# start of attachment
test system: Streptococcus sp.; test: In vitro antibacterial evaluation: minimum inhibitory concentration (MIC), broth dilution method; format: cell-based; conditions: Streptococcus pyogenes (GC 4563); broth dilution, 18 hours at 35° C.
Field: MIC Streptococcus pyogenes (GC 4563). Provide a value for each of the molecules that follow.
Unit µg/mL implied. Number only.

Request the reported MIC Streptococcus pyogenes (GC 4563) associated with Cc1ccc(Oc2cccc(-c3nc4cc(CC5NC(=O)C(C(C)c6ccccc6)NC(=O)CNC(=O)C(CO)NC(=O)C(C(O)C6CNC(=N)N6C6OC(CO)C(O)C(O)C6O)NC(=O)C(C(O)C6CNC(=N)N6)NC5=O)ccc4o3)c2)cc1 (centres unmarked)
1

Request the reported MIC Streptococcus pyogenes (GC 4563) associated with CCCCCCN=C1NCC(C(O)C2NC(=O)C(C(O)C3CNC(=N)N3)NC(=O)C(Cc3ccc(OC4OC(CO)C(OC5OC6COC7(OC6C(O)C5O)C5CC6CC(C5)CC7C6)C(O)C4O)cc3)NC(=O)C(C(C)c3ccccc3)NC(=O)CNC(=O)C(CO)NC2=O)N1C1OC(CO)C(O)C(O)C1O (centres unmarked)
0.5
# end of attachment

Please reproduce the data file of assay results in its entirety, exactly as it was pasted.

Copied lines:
test system: Streptococcus sp.; test: In vitro antibacterial evaluation: minimum inhibitory concentration (MIC), broth dilution method; format: cell-based; conditions: Streptococcus pyogenes (GC 4563); broth dilution, 18 hours at 35° C.
Field: MIC Streptococcus pyogenes (GC 4563). Provide a value for each of the molecules that follow.
Unit µg/mL implied. Number only.

Request the reported MIC Streptococcus pyogenes (GC 4563) associated with Cc1ccc(Oc2cccc(-c3nc4cc(CC5NC(=O)C(C(C)c6ccccc6)NC(=O)CNC(=O)C(CO)NC(=O)C(C(O)C6CNC(=N)N6C6OC(CO)C(O)C(O)C6O)NC(=O)C(C(O)C6CNC(=N)N6)NC5=O)ccc4o3)c2)cc1 (centres unmarked)
1

Request the reported MIC Streptococcus pyogenes (GC 4563) associated with CCCCCCN=C1NCC(C(O)C2NC(=O)C(C(O)C3CNC(=N)N3)NC(=O)C(Cc3ccc(OC4OC(CO)C(OC5OC6COC7(OC6C(O)C5O)C5CC6CC(C5)CC7C6)C(O)C4O)cc3)NC(=O)C(C(C)c3ccccc3)NC(=O)CNC(=O)C(CO)NC2=O)N1C1OC(CO)C(O)C(O)C1O (centres unmarked)
0.5